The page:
Babies survive the period immediately after birth by feeding on the content of their own cells, research suggests.
Newborns face sudden starvation
Right after birth babies face sudden and severe starvation as they have lost their nutrient supply from the placenta, but have yet to drink milk.
It appears they bridge the gap by breaking down cells, and releasing essential nutrients.
The study, by Tokyo Metropolitan Institute of Medical Science, is published in Nature.
The Tokyo team studied newborn mice. They found that a cellular process called autophagy ramps up immediately after birth and remains high for several hours.
During autophagy, a cell breaks down its own components in small digestive sacs called autophagosomes.
The researchers developed a way to monitor autophagic activity by making autophagosomes fluorescent.
They found mice genetically engineered so that they could not form autophagosomes died within one day of birth.
The researchers believe autophagy is essential immediately after birth for the production of amino acids, which are used either as an energy source or as building blocks for new proteins.
Amino acid levels in the dead mice were significantly down.
Lead researcher Dr Noboru Mizushima said: "For mammals, birth brings inescapable severe starvation.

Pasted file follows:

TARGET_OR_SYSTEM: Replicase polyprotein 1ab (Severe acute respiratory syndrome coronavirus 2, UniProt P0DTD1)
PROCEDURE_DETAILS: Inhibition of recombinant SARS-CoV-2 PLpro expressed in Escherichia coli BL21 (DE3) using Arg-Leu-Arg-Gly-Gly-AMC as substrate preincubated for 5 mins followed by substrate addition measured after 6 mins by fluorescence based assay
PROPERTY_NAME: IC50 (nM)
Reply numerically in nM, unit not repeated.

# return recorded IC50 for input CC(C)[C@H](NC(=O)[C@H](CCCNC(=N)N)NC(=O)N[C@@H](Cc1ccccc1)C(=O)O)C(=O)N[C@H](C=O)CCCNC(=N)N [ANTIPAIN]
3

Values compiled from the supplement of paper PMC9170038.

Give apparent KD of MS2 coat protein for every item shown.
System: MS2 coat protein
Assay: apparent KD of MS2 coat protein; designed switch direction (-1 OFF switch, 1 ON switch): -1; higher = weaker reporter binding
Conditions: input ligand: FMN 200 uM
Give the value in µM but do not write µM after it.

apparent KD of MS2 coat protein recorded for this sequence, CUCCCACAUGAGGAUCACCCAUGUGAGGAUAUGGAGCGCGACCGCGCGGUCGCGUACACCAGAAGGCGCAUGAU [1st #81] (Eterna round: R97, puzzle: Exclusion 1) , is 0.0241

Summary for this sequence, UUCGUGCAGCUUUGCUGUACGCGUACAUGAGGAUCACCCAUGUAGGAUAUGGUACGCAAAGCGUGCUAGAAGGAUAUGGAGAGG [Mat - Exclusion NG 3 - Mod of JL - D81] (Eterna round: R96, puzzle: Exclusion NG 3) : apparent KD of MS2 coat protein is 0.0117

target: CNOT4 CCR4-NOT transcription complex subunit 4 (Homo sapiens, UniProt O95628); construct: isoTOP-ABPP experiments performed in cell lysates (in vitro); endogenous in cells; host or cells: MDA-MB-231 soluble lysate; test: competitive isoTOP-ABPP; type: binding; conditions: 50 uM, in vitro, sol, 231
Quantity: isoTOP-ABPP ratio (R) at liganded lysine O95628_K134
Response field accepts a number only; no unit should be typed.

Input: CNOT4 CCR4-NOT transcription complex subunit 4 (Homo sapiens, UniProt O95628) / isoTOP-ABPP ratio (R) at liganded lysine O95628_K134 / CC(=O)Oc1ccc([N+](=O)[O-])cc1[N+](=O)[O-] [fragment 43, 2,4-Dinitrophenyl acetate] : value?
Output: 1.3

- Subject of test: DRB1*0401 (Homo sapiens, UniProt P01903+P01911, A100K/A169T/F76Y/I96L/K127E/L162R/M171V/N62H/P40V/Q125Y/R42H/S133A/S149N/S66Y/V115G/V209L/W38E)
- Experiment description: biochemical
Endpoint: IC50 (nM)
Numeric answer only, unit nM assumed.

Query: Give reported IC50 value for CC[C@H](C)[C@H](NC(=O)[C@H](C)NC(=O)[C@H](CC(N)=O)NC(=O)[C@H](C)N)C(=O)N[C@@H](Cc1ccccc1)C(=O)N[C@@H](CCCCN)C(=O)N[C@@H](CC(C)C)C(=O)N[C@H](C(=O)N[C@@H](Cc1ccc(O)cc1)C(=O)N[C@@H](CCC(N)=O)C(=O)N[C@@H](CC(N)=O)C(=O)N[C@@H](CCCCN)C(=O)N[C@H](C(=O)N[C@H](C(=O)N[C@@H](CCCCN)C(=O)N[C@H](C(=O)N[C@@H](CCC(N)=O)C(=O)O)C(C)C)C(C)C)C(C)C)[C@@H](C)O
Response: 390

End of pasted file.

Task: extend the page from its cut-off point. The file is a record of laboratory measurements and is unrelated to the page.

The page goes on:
"The transplacental nutrient supply is suddenly interrupted at birth, and neonates face severe starvation until supply can be restored by milk nutrients.
"Our results suggest that mammals tide over such starvation by autophagic degradation of self-proteins, in other words, by eating themselves inside cells.
"Although we do not have direct evidence that human babies do the same thing, it is very likely that all mammals overcome the physiological neonatal starvation by inducing autophagy, at least in part."
Some experts believe autophagy, while playing a key role in keeping cells clean, may also be implicated in the development of neurodegenerative conditions such as Alzheimer's disease.
The researchers believe their work will aid research in this area.
Dr Wolf Reik, an expert in developmental genetics at the Babraham Institute in Cambridge, told the BBC News website the study was "interesting and intriguing".
"It is logical that a baby would need some sort of bridging mechanism to generate energy when its nutrition supply is cut off when it first leaves the womb.
"However, existing on internal proteins in this way would only be possible for a limited period, and a baby would quite quickly need to replace the lost nutrients from the outside."
Professor Al Aynsley-Green, of Great Ormond Street Hospital, said the finding was not surprising, given the magnitude of changes that took place in the body's systems in the period immediately after birth.